Invented in 1964 on a lake in Pennsylvania, windsurfing has since become a favorite among adventure sport enthusiasts. While surfing requires sizeable waves, a little wind is all that’s needed for windsurfing. The sport has receded somewhat in the public eye since its peak in the 1980s, when it was elevated to an Olympic sport, but there’s never been a better time to get started. Thanks to advances in windsurfing gear and an abundance of excellent schools and popular destinations, anyone can quickly become proficient.
The first step in learning how to windsurf is finding a great location, and while many beaches and resorts offer rentals, some destinations are better than others. Wellington, New Zealand, is a wonderful destination for those interested in both great windsurfing and a cosmopolitan city, while Cape Hatteras and Nags Head in North Carolina offer excellent windsurfing opportunities for experts and beginners, respectively. Windsurfing’s unofficial home is Maui, Hawaii, however, and it’s where you’ll find some of the most experienced windsurfers. Wherever you go, it pays to know when to schedule your trip, so do research to find a destination where the wind will be favorable during your vacation.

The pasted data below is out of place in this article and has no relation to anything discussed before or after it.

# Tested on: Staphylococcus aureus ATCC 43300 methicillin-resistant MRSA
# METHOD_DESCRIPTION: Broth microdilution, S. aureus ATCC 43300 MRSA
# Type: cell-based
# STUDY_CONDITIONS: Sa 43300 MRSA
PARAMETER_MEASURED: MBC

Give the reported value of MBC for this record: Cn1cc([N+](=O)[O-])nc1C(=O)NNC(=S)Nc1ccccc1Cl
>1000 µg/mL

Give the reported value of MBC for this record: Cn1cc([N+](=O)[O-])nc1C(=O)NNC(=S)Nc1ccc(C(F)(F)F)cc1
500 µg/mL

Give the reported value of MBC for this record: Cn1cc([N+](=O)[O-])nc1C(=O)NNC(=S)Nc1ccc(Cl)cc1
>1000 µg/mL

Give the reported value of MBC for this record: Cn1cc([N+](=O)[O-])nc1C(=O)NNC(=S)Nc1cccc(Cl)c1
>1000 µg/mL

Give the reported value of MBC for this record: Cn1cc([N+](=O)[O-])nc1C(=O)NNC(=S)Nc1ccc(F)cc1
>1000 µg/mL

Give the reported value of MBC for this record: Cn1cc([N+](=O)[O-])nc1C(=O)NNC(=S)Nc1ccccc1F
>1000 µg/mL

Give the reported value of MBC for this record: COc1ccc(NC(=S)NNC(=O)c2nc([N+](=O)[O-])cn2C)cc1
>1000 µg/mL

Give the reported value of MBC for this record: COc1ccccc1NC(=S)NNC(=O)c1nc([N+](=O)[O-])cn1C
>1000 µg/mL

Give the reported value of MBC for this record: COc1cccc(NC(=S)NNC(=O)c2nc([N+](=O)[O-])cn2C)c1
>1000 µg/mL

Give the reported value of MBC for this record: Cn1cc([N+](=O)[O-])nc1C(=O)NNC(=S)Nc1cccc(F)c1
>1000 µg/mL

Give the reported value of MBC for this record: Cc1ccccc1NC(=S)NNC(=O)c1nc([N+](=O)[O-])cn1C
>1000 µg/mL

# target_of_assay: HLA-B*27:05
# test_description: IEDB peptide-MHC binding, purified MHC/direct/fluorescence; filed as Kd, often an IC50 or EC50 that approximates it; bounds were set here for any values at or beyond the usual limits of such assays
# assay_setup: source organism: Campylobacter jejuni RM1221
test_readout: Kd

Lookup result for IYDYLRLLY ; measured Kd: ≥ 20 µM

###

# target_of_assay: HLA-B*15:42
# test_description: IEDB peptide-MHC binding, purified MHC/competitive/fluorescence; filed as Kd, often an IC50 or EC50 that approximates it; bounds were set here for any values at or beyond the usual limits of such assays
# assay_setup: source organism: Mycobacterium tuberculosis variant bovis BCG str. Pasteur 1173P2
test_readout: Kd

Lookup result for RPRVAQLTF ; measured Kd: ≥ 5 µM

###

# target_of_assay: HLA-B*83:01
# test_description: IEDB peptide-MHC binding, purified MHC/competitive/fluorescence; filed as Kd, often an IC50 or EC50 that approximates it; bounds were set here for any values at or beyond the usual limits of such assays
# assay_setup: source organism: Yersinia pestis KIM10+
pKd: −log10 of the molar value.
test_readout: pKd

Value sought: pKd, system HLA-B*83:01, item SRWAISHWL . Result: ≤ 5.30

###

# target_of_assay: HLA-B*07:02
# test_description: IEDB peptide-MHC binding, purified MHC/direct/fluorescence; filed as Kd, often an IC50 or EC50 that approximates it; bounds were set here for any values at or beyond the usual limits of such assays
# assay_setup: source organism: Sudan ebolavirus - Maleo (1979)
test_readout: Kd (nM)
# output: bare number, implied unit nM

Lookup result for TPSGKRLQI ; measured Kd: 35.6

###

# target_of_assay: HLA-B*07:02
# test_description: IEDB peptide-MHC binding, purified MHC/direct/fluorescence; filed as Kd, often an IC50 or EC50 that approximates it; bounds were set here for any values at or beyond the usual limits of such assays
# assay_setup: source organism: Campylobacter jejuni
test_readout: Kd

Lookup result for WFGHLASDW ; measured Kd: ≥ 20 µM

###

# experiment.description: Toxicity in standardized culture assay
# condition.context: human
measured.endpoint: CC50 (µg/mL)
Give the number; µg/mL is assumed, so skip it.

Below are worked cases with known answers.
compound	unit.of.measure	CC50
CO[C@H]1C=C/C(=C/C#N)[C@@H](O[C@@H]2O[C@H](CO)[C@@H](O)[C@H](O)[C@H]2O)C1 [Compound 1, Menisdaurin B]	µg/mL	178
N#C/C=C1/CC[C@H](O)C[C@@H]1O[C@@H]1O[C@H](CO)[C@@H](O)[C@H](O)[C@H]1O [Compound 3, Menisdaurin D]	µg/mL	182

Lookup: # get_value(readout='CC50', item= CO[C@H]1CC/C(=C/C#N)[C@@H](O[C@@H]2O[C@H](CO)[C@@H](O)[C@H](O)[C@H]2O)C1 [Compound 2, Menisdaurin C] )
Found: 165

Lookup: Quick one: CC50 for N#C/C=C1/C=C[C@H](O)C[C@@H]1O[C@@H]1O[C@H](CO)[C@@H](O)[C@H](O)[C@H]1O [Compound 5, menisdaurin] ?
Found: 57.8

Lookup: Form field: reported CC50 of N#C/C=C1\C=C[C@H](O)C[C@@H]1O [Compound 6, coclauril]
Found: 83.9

An experienced and dedicated windsurfer will likely want to buy his or her own gear, but for the rest of us, rentals will more than suffice. When renting your equipment, be sure to mention that you’re a beginner, as beginner gear is a must for helping newbies learn the ropes. Signing up for classes and lessons is also necessary for those of us without experienced friends, so spend some time researching the schools at your destination. Once you get out on the water, the best advice anyone can give is to keep your knees loose, your center of gravity low, and your eyes on where you want to go, instead of on the water immediately in front of you.